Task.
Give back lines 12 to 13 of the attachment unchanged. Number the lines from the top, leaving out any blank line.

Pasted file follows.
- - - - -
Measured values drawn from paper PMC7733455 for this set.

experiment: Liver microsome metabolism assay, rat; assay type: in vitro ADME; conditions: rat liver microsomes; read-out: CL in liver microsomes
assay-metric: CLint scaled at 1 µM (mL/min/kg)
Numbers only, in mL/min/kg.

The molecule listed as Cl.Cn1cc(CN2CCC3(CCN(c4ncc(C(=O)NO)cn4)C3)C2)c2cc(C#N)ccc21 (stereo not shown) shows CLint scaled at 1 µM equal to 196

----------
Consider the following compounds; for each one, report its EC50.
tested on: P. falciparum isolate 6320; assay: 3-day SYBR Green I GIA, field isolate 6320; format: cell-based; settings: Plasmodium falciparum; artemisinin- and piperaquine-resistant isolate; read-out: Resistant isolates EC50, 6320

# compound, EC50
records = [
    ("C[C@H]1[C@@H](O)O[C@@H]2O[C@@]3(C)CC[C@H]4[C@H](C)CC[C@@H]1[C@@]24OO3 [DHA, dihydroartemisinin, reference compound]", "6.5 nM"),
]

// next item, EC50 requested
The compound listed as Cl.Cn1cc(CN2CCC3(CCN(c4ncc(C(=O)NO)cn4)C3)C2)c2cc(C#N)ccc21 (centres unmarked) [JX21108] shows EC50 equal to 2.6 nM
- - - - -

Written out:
]

// next item, EC50 requested